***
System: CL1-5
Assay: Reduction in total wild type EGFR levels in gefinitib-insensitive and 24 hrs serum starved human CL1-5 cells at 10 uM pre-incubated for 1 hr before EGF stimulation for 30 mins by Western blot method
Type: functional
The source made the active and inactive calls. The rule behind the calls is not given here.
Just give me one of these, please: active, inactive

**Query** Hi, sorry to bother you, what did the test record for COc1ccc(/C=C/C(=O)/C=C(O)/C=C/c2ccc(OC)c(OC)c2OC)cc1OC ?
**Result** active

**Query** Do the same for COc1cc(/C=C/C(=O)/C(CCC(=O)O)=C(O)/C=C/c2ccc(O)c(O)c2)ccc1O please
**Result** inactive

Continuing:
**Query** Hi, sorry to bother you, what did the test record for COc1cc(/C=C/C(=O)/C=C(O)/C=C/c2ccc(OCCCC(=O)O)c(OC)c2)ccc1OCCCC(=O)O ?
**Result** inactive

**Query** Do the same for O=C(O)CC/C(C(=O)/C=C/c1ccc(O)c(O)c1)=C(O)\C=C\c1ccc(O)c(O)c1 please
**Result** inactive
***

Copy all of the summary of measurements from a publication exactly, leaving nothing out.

System: CL1-5
Assay: Reduction in total wild type EGFR levels in gefinitib-insensitive and 24 hrs serum starved human CL1-5 cells at 10 uM pre-incubated for 1 hr before EGF stimulation for 30 mins by Western blot method
Type: functional
The source made the active and inactive calls. The rule behind the calls is not given here.
Just give me one of these, please: active, inactive

**Query** Hi, sorry to bother you, what did the test record for COc1ccc(/C=C/C(=O)/C=C(O)/C=C/c2ccc(OC)c(OC)c2OC)cc1OC ?
**Result** active

**Query** Do the same for COc1cc(/C=C/C(=O)/C(CCC(=O)O)=C(O)/C=C/c2ccc(O)c(O)c2)ccc1O please
**Result** inactive

Continuing:
**Query** Hi, sorry to bother you, what did the test record for COc1cc(/C=C/C(=O)/C=C(O)/C=C/c2ccc(OCCCC(=O)O)c(OC)c2)ccc1OCCCC(=O)O ?
**Result** inactive

**Query** Do the same for O=C(O)CC/C(C(=O)/C=C/c1ccc(O)c(O)c1)=C(O)\C=C\c1ccc(O)c(O)c1 please
**Result** inactive